12. ECCD-induced tearing mode stabilization via active control in coupled NIMROD/GENRAY HPC simulations

    NASA Astrophysics Data System (ADS)

    Jenkins, Thomas; Kruger, S. E.; Held, E. D.; Harvey, R. W.

    2012-10-01

    Actively controlled electron cyclotron current drive (ECCD) applied within magnetic islands formed by neoclassical tearing modes (NTMs) has been shown to control or suppress these modes. In conjunction with ongoing experimental efforts, the development and verification of integrated numerical models of this mode stabilization process is of paramount importance in determining optimal NTM stabilization strategies for ITER. In the advanced model developed by the SWIM Project, the equations/closures of extended (not reduced) MHD contain new terms arising from 3D (not toroidal or bounce-averaged) RF-induced quasilinear diffusion. The quasilinear operator formulation models the equilibration of driven current within the island using the same extended MHD dynamics which govern the physics of island formation, yielding a more accurate and self-consistent picture of 3D island response to RF drive. Results of computations which model ECRF deposition using ray tracing, assemble the 3D quasilinear operator from ray/profile data, and calculate the resultant forces within the extended MHD code will be presented. We also discuss the efficacy of various numerical active feedback control systems, which gather data from synthetic diagnostics to dynamically trigger and spatially align RF fields.

  13. Sliding mode fault detection and fault-tolerant control of smart dampers in semi-active control of building structures

    NASA Astrophysics Data System (ADS)

    Yeganeh Fallah, Arash; Taghikhany, Touraj

    2015-12-01

    Recent decades have witnessed much interest in the application of active and semi-active control strategies for seismic protection of civil infrastructures. However, the reliability of these systems is still in doubt as there remains the possibility of malfunctioning of their critical components (i.e. actuators and sensors) during an earthquake. This paper focuses on the application of the sliding mode method due to the inherent robustness of its fault detection observer and fault-tolerant control. The robust sliding mode observer estimates the state of the system and reconstructs the actuators’ faults which are used for calculating a fault distribution matrix. Then the fault-tolerant sliding mode controller reconfigures itself by the fault distribution matrix and accommodates the fault effect on the system. Numerical simulation of a three-story structure with magneto-rheological dampers demonstrates the effectiveness of the proposed fault-tolerant control system. It was shown that the fault-tolerant control system maintains the performance of the structure at an acceptable level in the post-fault case.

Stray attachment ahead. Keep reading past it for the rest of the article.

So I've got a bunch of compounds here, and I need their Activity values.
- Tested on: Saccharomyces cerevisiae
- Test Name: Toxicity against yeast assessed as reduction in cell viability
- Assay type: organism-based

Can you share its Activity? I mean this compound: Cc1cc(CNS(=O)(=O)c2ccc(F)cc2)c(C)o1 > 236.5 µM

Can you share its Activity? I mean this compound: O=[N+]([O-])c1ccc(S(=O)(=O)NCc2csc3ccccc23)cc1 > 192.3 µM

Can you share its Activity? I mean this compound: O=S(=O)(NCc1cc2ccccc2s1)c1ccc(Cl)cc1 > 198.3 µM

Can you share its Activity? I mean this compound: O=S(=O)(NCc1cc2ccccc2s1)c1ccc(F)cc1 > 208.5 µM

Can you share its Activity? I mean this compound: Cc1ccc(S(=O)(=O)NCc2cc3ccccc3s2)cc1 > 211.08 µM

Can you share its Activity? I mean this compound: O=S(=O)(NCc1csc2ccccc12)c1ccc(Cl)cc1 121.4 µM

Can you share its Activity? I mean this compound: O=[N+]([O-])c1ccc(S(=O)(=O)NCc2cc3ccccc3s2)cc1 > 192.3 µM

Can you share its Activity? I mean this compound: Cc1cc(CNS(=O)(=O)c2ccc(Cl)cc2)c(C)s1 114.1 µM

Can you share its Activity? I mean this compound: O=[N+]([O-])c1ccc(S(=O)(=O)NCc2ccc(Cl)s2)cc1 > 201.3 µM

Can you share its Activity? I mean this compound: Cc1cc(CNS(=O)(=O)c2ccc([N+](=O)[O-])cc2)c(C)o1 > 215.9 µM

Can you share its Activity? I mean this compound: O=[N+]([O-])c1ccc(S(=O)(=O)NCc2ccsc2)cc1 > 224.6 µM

14. State observer-based sliding mode control for semi-active hydro-pneumatic suspension

    NASA Astrophysics Data System (ADS)

    Ren, Hongbin; Chen, Sizhong; Zhao, Yuzhuang; Liu, Gang; Yang, Lin

    2016-02-01

    This paper proposes an improved virtual reference model for semi-active suspension to coordinate the vehicle ride comfort and handling stability. The reference model combines the virtues of sky-hook with ground-hook control logic, and the hybrid coefficient is tuned according to the longitudinal and lateral acceleration so as to improve the vehicle stability especially in high-speed condition. Suspension state observer based on unscented Kalman filter is designed. A sliding mode controller (SMC) is developed to track the states of the reference model. The stability of the SMC strategy is proven by means of Lyapunov function taking into account the nonlinear damper characteristics and sprung mass variation of the vehicle. Finally, the performance of the controller is demonstrated under three typical working conditions: the random road excitation, speed bump road and sharp acceleration and braking. The simulation results indicated that, compared with the traditional passive suspension, the proposed control algorithm can offer a better coordination between vehicle ride comfort and handling stability. This approach provides a viable alternative to costlier active suspension control systems for commercial vehicles.